I’ll keep repeating it until everyone remembers; tenure only guarantees due process in the event of potential dismissal from the job, it is NOT a lifetime guarantee of employment. That due process requirement confirms that a district must be doing a performance evaluation upon which they would have to base a retention decision, so tenure is the mechanism by which districts are already forced to do at least periodic performance reviews. Otherwise your principal suddenly deciding to do a performance review would be a major clue that they are preparing to fire you.

Teach Great wants, at best, to simplify that performance review by making it heavily based on student performance on standardized tests. Tienken says, “The results of standardized tests can be predicted with a high level of accuracy in part by student and community demographic factors; factors that schools [and teachers] don’t control.  In fact, community demographic factors account for between 40-60% of the results on a state wide standardized test… Like it or not, poverty, life experience  and the conditions in which a child grows up matter greatly on the results of a standardized test.” So by all means lets have the corporatists telling us to let a teacher go based on whether they teach in a wealthy or poor community. Lets create the fastest revolving door for teachers on our schools in the poorest communities which need teachers with the most classroom experience upon which to draw for ideas on how to best meet the needs of their students.

Then there are the unintended consequences of this focus on testing. It will rob your child or grandchild of the opportunity for a good education that meets them at their developmental level, by forcing them to keep pace with the nationally defined norm.  Your child’s teachers will be forced to push this pace in their classrooms, even if it goes against their professional judgement, because you have just put their job on the line if they don’t.

Think about the teachers that will survive this policy to be around teaching 5-10 years from now. Will they be innovators? Will they be worried about meeting the individual needs of their students? Or will they more likely readily accept whatever scripted curriculum is offered them that has demonstrated the most success with impacting student scores, even if that impact is barely measurable? In a system that clearly does not value their broad professional expertise, how many truly good professionals are going to choose to stay in the classroom? The National Commission on Teaching and America’s Future estimates that one-third of all new teachers leave after 3 years, and 46% are gone within 5 years. Typically they leave due to dissatisfaction with the job. They are not pushed out out of the job. They want better pay, better working conditions and an end to the obsession with focusing on standardized tests.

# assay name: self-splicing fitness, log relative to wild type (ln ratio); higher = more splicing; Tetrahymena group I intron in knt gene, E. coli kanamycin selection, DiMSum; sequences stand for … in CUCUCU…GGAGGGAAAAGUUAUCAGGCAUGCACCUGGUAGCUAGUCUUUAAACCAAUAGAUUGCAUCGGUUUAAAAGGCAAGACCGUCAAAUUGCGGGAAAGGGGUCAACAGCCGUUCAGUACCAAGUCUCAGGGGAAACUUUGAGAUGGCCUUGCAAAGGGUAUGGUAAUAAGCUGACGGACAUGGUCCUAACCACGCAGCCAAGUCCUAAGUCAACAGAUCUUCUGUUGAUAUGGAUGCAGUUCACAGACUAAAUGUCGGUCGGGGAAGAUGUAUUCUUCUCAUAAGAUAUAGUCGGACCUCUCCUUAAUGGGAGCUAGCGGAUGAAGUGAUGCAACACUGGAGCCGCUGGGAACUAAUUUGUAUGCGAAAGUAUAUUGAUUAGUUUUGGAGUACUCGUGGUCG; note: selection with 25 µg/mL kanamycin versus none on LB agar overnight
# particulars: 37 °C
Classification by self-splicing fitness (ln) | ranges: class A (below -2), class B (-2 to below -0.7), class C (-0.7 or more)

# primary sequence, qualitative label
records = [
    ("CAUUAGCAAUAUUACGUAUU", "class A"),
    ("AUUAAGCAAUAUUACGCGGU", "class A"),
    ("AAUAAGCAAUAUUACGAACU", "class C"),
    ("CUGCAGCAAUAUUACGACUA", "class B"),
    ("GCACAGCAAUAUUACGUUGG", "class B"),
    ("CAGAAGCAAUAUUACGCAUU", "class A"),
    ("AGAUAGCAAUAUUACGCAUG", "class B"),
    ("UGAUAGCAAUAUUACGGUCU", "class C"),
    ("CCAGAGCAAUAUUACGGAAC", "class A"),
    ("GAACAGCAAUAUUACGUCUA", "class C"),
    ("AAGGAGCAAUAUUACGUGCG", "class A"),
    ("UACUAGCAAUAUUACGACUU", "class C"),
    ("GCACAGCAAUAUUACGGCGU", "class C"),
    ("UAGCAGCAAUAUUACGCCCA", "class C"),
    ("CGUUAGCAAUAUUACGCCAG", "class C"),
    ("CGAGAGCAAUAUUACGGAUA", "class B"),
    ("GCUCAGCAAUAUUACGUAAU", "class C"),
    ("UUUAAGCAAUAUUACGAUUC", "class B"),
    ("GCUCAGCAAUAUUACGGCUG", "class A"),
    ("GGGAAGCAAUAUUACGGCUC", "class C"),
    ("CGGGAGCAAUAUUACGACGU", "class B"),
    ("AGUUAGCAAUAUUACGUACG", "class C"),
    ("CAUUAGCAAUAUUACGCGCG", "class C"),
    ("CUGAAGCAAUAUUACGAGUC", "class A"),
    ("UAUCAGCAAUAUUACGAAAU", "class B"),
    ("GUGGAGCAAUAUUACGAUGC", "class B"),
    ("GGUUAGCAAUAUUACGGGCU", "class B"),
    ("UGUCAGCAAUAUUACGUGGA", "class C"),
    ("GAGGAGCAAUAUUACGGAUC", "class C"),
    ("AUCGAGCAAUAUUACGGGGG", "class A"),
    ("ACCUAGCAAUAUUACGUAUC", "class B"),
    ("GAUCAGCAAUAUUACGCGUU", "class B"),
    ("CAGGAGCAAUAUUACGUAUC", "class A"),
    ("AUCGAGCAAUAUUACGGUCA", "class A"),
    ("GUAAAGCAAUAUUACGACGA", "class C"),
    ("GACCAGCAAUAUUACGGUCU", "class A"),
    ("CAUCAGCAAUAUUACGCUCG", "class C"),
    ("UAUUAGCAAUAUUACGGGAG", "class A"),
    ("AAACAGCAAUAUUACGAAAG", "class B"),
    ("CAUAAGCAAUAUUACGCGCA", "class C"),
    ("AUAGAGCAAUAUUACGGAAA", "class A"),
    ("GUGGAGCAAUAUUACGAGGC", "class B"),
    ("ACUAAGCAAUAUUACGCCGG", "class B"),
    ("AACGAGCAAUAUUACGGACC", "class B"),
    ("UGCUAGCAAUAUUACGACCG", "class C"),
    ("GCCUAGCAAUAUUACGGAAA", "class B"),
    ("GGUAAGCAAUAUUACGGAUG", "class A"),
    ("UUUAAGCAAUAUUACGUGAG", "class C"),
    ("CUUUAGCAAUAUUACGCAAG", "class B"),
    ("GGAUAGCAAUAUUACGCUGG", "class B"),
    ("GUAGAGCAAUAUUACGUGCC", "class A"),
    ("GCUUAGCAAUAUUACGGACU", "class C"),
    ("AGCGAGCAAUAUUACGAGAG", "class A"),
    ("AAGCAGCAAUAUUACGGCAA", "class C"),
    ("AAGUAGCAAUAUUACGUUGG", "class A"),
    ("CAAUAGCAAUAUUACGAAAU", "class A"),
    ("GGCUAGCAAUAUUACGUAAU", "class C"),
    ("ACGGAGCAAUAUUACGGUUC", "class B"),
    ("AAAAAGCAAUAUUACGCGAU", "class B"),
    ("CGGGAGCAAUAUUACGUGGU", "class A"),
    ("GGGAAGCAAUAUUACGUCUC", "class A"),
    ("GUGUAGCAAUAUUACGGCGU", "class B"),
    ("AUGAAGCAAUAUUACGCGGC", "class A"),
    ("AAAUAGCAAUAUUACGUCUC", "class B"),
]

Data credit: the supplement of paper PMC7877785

Did you also know that the state has promoted a teacher evaluation program that utilizes a student survey created by Network for Educator Effectiveness (NEE out of University of Missouri) that asks students to rate their teachers? So now, in  addition to students’ performance on a standardized test, over which they have total control and no accountability, we have also given students the ability to impact whether a teacher stays  or goes by making THIRTY PERCENT of a teacher’s evaluation based on these ratings. That puts kids in charge of about 80% of the decision of whether or not a teacher gets to keep his/her job. Does anyone else think that is the ultimate definition of the inmates running the asylum?

To understand the causes of our education system failures is going to take a little more than 8-15 seconds outside a store.  You can bet that Sinquefield’s money is going to pay for a lot of advertising and mailers to promote this issue statewide. You can also bet that there will be a lot of false assumptions pedaled in that promotion.  We must educate each other on the real causes of education failure and make sure people are informed voters in November and don’t end up voter’s remorse.



Anne Gassel

Anne has been writing on MEW since 2012 and has been a citizen lobbyist on Common Core since 2013. Some day she would like to see a national Hippocratic oath for educators “I will remember that there is an art to teaching as well as science, and that warmth, sympathy and understanding are sometimes more important than policy or what the data say. My first priority is to do no harm to the children entrusted to my temporary care.”